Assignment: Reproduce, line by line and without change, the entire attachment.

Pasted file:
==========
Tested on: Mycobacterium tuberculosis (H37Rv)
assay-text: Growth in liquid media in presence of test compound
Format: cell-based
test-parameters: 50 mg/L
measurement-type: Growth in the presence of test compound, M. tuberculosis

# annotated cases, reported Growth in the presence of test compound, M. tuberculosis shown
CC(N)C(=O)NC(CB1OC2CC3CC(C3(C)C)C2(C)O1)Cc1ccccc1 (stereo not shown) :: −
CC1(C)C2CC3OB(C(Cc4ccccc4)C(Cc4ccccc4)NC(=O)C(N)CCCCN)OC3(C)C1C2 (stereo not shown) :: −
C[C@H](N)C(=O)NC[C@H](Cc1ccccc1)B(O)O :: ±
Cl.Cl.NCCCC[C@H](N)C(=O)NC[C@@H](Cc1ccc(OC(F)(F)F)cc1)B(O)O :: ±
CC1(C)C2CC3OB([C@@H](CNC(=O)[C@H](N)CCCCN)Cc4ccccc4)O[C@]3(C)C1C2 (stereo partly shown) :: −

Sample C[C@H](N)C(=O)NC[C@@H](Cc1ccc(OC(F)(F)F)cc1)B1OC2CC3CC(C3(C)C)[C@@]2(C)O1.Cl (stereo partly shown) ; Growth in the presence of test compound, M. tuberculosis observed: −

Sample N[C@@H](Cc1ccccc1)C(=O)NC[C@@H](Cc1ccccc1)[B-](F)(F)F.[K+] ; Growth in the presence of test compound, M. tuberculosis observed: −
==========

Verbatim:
Tested on: Mycobacterium tuberculosis (H37Rv)
assay-text: Growth in liquid media in presence of test compound
Format: cell-based
test-parameters: 50 mg/L
measurement-type: Growth in the presence of test compound, M. tuberculosis

# annotated cases, reported Growth in the presence of test compound, M. tuberculosis shown
CC(N)C(=O)NC(CB1OC2CC3CC(C3(C)C)C2(C)O1)Cc1ccccc1 (stereo not shown) :: −
CC1(C)C2CC3OB(C(Cc4ccccc4)C(Cc4ccccc4)NC(=O)C(N)CCCCN)OC3(C)C1C2 (stereo not shown) :: −
C[C@H](N)C(=O)NC[C@H](Cc1ccccc1)B(O)O :: ±
Cl.Cl.NCCCC[C@H](N)C(=O)NC[C@@H](Cc1ccc(OC(F)(F)F)cc1)B(O)O :: ±
CC1(C)C2CC3OB([C@@H](CNC(=O)[C@H](N)CCCCN)Cc4ccccc4)O[C@]3(C)C1C2 (stereo partly shown) :: −

Sample C[C@H](N)C(=O)NC[C@@H](Cc1ccc(OC(F)(F)F)cc1)B1OC2CC3CC(C3(C)C)[C@@]2(C)O1.Cl (stereo partly shown) ; Growth in the presence of test compound, M. tuberculosis observed: −

Sample N[C@@H](Cc1ccccc1)C(=O)NC[C@@H](Cc1ccccc1)[B-](F)(F)F.[K+] ; Growth in the presence of test compound, M. tuberculosis observed: −